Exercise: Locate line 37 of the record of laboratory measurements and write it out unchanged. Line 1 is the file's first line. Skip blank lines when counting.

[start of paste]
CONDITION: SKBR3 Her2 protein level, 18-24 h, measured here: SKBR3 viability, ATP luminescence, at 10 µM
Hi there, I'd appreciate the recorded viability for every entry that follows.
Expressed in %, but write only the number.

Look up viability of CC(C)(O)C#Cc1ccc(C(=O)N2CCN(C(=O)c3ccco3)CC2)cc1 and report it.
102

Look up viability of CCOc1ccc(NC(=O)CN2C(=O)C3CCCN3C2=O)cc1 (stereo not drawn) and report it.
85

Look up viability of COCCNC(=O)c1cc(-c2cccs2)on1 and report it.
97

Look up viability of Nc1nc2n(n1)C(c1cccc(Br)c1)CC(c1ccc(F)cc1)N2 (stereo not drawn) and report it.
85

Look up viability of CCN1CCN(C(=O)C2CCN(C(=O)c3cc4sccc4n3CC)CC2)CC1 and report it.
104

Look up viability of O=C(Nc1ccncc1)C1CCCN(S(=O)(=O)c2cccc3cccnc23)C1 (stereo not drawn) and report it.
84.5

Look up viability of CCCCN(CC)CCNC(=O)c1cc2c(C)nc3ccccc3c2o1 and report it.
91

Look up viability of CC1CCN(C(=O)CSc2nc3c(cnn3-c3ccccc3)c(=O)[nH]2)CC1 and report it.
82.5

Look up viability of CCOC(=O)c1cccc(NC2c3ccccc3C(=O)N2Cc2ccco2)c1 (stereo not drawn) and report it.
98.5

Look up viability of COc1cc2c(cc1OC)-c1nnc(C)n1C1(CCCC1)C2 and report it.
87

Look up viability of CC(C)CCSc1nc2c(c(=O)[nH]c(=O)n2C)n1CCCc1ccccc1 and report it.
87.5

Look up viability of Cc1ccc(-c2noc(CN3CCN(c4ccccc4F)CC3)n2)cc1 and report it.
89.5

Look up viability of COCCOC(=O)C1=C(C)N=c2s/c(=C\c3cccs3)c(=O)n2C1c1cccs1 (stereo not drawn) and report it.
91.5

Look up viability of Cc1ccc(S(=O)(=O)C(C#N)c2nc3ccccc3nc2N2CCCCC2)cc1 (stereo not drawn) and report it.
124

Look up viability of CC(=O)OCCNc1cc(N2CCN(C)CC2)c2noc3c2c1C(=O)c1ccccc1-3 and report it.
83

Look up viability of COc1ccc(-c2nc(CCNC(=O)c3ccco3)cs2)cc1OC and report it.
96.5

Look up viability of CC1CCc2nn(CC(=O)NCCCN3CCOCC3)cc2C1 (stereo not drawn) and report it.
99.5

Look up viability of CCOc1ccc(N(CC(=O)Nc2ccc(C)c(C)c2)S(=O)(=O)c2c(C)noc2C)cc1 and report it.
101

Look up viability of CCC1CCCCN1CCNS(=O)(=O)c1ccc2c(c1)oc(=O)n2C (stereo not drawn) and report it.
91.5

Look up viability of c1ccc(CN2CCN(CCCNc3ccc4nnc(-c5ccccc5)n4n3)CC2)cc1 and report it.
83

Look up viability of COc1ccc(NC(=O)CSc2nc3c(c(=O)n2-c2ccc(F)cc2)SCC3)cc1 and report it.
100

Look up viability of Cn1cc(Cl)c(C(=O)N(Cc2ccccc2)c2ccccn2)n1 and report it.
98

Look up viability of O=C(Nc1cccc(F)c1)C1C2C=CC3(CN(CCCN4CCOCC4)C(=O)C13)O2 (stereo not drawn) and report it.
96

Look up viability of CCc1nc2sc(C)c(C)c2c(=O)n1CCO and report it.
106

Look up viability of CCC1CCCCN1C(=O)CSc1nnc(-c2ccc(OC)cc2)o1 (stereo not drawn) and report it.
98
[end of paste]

99.5